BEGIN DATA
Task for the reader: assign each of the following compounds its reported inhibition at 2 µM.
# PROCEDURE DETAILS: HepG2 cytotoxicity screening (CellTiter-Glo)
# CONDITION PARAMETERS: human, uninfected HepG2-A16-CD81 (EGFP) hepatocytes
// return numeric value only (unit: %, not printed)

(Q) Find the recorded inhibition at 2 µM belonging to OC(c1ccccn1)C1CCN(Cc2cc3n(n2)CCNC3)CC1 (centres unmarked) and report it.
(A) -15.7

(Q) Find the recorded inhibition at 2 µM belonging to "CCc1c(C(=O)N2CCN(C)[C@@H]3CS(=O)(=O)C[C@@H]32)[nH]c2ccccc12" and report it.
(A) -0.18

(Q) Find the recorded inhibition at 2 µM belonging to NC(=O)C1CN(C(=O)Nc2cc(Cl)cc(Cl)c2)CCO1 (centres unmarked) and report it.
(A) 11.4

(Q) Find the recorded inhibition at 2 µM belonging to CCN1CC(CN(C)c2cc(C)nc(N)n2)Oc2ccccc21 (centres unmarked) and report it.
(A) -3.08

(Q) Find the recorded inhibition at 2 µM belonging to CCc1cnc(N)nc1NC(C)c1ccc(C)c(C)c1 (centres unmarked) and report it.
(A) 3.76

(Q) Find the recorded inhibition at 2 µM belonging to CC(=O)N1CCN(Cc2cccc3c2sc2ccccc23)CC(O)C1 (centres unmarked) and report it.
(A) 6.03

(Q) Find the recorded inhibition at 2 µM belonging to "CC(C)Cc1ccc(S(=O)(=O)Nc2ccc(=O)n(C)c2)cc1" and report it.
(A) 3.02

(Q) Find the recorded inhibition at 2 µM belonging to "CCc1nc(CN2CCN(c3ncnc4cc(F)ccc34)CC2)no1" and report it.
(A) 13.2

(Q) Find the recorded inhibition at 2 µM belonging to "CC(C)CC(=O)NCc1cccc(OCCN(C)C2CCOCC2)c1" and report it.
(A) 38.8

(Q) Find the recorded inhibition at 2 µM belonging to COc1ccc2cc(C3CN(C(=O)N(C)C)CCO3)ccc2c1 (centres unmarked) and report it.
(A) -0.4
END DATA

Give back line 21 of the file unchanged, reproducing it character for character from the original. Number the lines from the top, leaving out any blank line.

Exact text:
(Q) Find the recorded inhibition at 2 µM belonging to "CC(C)CC(=O)NCc1cccc(OCCN(C)C2CCOCC2)c1" and report it.